Aug 1, 2008

What Are The Causes of Your Headache?

I had some small chat with my high school friend who is currently living in Singapore. She's been there for almost a year now. I told her about how I am having fun with blogging. She asked me if it is okay with me to post an entry about migraine and headache. I said, "Sure". I hope she'll appreciate this post. Some of the contents is from a magazine article I read before. It is really annoying whenever we have a headache and even migraine. Yes I have migraine. Based on my own experiences, I tell you it is a disaster whenever I get one. I used to read health magazines, leaflets, information booklets, and even posters discussing about headaches like what are the causes or triggers and their types.

Though the causes of headaches are not fully understood, experts believe that certain substances can trigger painful episodes in some people simulating the nervous system to release chemicals that make the brain's blood vessels expand. As they swell, more chemicals are released, irritating surrounding tissues and causing pain.

Common Triggers

Food and Drink - Some people who have migraine headaches, eating and drinking can be risky. They are troubled by artificial sweeteners, sodium nitrite and nitrate, preservatives in meat like in luncheon meats, ham, bacon and others. Even white wine, red wine, champagne can pack a punch, as alcohol causes the brain's blood vessels to swell. (I drink wine and champagne but I am a moderate drinker). How about chocolates? I love chocolates. Though it is often removed from the diet, new research suggests it might be the trigger once thought. Caffeine can work both ways: in some people, like me, moderate amounts (a cup of coffee a day, for example) can ease a headache by tightening the brain's blood vessels; for others, any amount might flip the headache switch.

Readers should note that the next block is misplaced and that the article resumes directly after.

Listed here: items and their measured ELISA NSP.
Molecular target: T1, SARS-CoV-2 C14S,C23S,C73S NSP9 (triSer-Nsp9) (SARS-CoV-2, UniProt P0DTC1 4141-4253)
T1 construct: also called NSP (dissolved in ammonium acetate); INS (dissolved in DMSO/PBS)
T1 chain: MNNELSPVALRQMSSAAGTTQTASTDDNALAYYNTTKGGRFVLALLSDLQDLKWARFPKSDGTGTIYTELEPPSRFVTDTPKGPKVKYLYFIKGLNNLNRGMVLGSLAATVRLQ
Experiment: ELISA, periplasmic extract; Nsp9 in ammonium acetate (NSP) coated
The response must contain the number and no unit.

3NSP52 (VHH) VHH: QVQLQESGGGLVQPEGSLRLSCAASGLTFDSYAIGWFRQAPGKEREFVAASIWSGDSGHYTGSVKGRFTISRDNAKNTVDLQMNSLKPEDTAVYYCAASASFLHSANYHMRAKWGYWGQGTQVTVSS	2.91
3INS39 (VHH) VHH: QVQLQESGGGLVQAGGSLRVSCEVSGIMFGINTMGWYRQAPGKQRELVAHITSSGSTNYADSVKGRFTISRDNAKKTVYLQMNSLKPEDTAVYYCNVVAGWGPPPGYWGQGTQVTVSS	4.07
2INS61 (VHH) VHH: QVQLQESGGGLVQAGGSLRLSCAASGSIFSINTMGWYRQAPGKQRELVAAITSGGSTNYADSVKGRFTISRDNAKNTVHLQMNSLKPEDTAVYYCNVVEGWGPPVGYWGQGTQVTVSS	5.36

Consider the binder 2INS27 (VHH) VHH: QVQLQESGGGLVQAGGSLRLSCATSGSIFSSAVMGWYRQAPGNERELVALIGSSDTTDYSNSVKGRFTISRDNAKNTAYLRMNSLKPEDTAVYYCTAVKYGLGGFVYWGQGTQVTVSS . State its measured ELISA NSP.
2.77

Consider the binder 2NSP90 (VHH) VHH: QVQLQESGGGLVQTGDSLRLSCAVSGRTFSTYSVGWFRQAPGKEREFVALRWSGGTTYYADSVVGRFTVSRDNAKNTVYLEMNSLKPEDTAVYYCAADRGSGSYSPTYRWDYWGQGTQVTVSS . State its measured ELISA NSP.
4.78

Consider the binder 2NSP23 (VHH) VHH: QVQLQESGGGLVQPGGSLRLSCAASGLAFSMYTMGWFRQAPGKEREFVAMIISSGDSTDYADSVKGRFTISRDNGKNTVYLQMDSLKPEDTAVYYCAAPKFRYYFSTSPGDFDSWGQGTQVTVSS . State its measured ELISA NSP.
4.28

Hormones -Statistics says that roughly 70% of adult migraine sufferers are women. According to a doctor-director of the Women's Comprehensive Headache Center at Roosevelt Hospital in New York City, fluctuations in estrogen levels are to blame. Menstruating women are hit hardest two or three days before their periods when levels of estrogen are dropping. Those using birth control pills are also vulnerable. (And I may say that I am also one of the women who has hormonal imbalance).

Lifestyle Factors - Low blood sugar levels caused by skipping or delaying meals can bring on a headache, as can dehydration and sleeping too much or too little. (I believe on these). Although it is impossible to get rid of stress, keeping levels manageable can help eliminate one trigger: the "letdown" period immediately after a difficult time, such as a thorny work project. That is why our parents are always telling us to eat meals on time.

Note: Continuation of this post is on my next entries. I need to get some sleep.

Some content source by Jennifer Pirtle, Inform Mag.
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